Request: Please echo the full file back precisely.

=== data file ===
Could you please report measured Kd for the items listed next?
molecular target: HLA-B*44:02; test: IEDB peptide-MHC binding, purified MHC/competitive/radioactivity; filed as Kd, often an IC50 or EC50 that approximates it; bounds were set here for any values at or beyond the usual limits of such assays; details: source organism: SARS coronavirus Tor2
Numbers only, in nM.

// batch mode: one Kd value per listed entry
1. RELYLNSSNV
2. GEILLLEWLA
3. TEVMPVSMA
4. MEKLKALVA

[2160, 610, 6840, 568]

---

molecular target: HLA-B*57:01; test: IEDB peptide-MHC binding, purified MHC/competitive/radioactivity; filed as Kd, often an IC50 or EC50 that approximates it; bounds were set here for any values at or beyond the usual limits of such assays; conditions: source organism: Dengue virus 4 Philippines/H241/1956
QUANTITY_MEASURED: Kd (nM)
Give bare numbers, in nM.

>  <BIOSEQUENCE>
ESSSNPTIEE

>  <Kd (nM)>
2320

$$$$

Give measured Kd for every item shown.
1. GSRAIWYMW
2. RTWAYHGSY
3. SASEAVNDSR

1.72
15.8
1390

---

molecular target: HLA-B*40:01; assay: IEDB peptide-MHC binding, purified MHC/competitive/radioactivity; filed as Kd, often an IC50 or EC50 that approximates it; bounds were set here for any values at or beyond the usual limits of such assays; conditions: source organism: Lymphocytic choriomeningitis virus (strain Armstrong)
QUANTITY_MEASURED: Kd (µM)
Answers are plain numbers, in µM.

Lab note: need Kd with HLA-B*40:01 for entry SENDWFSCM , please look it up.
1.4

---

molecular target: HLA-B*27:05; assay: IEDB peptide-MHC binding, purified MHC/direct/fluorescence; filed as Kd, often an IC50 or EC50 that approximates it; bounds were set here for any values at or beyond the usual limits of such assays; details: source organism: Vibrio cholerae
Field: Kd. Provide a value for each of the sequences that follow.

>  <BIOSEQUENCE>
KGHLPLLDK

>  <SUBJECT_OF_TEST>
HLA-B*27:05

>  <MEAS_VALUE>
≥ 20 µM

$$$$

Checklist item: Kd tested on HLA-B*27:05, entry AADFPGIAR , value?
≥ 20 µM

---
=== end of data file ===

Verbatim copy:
Could you please report measured Kd for the items listed next?
molecular target: HLA-B*44:02; test: IEDB peptide-MHC binding, purified MHC/competitive/radioactivity; filed as Kd, often an IC50 or EC50 that approximates it; bounds were set here for any values at or beyond the usual limits of such assays; details: source organism: SARS coronavirus Tor2
Numbers only, in nM.

// batch mode: one Kd value per listed entry
1. RELYLNSSNV
2. GEILLLEWLA
3. TEVMPVSMA
4. MEKLKALVA

[2160, 610, 6840, 568]

---

molecular target: HLA-B*57:01; test: IEDB peptide-MHC binding, purified MHC/competitive/radioactivity; filed as Kd, often an IC50 or EC50 that approximates it; bounds were set here for any values at or beyond the usual limits of such assays; conditions: source organism: Dengue virus 4 Philippines/H241/1956
QUANTITY_MEASURED: Kd (nM)
Give bare numbers, in nM.

>  <BIOSEQUENCE>
ESSSNPTIEE

>  <Kd (nM)>
2320

$$$$

Give measured Kd for every item shown.
1. GSRAIWYMW
2. RTWAYHGSY
3. SASEAVNDSR

1.72
15.8
1390

---

molecular target: HLA-B*40:01; assay: IEDB peptide-MHC binding, purified MHC/competitive/radioactivity; filed as Kd, often an IC50 or EC50 that approximates it; bounds were set here for any values at or beyond the usual limits of such assays; conditions: source organism: Lymphocytic choriomeningitis virus (strain Armstrong)
QUANTITY_MEASURED: Kd (µM)
Answers are plain numbers, in µM.

Lab note: need Kd with HLA-B*40:01 for entry SENDWFSCM , please look it up.
1.4

---

molecular target: HLA-B*27:05; assay: IEDB peptide-MHC binding, purified MHC/direct/fluorescence; filed as Kd, often an IC50 or EC50 that approximates it; bounds were set here for any values at or beyond the usual limits of such assays; details: source organism: Vibrio cholerae
Field: Kd. Provide a value for each of the sequences that follow.

>  <BIOSEQUENCE>
KGHLPLLDK

>  <SUBJECT_OF_TEST>
HLA-B*27:05

>  <MEAS_VALUE>
≥ 20 µM

$$$$

Checklist item: Kd tested on HLA-B*27:05, entry AADFPGIAR , value?
≥ 20 µM

---